Wednesday, November 7, 2012

Ephesus, Kusadasi, Miletus, Didyma, Magnesia

October 20, 2012

Greg, Moiya, David, Margaret and I travelled to see ancient Ephesus today.  A long time ago Wyona told me that this trip would be an event to remember.  I hardly know where to start talking about it.  I want to read more about the library at Ephesus.  When I get home, I probably will.  I want to see more pictures of the country side, hear more about the history of Anatolia, and learn about the ancient ruins and how they have been pieced together to let us know about civilizations that existed thousands of years ago. 

The streets are paved with marble.  Only 20 per cent of Ephesus has been uncovered, the work done using money from private individuals, universities, corporations (BMW, for example) and the tourist dollar.  We walked through the gates of Hercules.  One tour group had stopped to take pictures there, each one stretching out their arms from one gate to the other, thus stopping all of the other tour groups behind them.  A tidge irritating to be held back that way.  I knew what to do when I saw Greg just duck under the arms of the tourist who was holding us back and carry on.  I followed him under her arms.  My first act of rebellion ... that day.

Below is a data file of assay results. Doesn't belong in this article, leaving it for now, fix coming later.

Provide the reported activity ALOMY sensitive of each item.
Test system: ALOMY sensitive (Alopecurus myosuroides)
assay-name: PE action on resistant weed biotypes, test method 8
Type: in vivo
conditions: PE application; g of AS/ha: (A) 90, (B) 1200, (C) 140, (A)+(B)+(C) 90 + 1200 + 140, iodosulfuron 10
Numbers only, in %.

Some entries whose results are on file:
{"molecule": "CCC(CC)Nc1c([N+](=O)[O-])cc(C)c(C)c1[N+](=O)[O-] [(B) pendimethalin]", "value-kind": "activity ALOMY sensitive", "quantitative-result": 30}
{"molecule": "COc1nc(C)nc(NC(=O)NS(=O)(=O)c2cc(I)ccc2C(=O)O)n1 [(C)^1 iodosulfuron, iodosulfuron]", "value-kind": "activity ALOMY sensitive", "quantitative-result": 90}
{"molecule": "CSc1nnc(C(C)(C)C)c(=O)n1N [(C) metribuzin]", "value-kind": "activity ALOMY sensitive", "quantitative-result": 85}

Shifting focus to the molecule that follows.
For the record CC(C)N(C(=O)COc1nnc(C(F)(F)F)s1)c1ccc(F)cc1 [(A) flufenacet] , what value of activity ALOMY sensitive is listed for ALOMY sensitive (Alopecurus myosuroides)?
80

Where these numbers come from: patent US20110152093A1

A statue of Hadrian has crumbled.  His foot stood on the world, the marble sphere of which still lingers in a niche, evidence, the guide said, that none of us will linger though the world seems to continue without us.  “What building is across from the library, do you think,” said the guide.  “A school,” said one woman.  “In a way you are right,” he answered.  “The school of love.  A brothel.  This is the reason that the library of Ephesus was for men only,” he went on.  “There was a tunnel built from the library to the brothel, so that men who were afraid of their wives could say they were going to the library.  Times don’t change,” he said.  I hope he is wrong.